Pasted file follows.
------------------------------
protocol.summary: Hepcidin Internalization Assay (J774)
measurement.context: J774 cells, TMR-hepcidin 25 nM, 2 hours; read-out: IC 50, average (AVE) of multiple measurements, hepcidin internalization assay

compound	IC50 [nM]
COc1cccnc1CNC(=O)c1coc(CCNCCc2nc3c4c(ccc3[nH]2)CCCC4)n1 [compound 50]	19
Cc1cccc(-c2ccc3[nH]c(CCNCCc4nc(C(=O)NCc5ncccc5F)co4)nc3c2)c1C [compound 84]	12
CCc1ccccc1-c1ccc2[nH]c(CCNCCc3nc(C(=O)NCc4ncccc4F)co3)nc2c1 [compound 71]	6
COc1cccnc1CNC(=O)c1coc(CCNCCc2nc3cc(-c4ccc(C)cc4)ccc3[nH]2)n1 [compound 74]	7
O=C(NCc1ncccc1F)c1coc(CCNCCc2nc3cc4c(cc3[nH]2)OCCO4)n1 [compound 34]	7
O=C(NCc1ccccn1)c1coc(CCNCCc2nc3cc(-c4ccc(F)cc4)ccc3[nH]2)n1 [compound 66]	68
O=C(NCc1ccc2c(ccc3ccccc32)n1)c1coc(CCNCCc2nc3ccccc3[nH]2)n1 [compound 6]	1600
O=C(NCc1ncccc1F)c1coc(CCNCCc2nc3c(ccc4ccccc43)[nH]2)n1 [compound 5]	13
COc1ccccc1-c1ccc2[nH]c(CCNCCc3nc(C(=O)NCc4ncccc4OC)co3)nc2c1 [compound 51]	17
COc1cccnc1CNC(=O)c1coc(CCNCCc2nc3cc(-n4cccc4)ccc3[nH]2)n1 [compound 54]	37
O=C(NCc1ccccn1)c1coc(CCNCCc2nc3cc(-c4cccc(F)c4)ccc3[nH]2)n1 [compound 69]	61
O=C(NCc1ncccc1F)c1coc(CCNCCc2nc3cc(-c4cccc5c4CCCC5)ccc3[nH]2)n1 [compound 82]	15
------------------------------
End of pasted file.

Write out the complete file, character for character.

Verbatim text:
protocol.summary: Hepcidin Internalization Assay (J774)
measurement.context: J774 cells, TMR-hepcidin 25 nM, 2 hours; read-out: IC 50, average (AVE) of multiple measurements, hepcidin internalization assay

compound	IC50 [nM]
COc1cccnc1CNC(=O)c1coc(CCNCCc2nc3c4c(ccc3[nH]2)CCCC4)n1 [compound 50]	19
Cc1cccc(-c2ccc3[nH]c(CCNCCc4nc(C(=O)NCc5ncccc5F)co4)nc3c2)c1C [compound 84]	12
CCc1ccccc1-c1ccc2[nH]c(CCNCCc3nc(C(=O)NCc4ncccc4F)co3)nc2c1 [compound 71]	6
COc1cccnc1CNC(=O)c1coc(CCNCCc2nc3cc(-c4ccc(C)cc4)ccc3[nH]2)n1 [compound 74]	7
O=C(NCc1ncccc1F)c1coc(CCNCCc2nc3cc4c(cc3[nH]2)OCCO4)n1 [compound 34]	7
O=C(NCc1ccccn1)c1coc(CCNCCc2nc3cc(-c4ccc(F)cc4)ccc3[nH]2)n1 [compound 66]	68
O=C(NCc1ccc2c(ccc3ccccc32)n1)c1coc(CCNCCc2nc3ccccc3[nH]2)n1 [compound 6]	1600
O=C(NCc1ncccc1F)c1coc(CCNCCc2nc3c(ccc4ccccc43)[nH]2)n1 [compound 5]	13
COc1ccccc1-c1ccc2[nH]c(CCNCCc3nc(C(=O)NCc4ncccc4OC)co3)nc2c1 [compound 51]	17
COc1cccnc1CNC(=O)c1coc(CCNCCc2nc3cc(-n4cccc4)ccc3[nH]2)n1 [compound 54]	37
O=C(NCc1ccccn1)c1coc(CCNCCc2nc3cc(-c4cccc(F)c4)ccc3[nH]2)n1 [compound 69]	61
O=C(NCc1ncccc1F)c1coc(CCNCCc2nc3cc(-c4cccc5c4CCCC5)ccc3[nH]2)n1 [compound 82]	15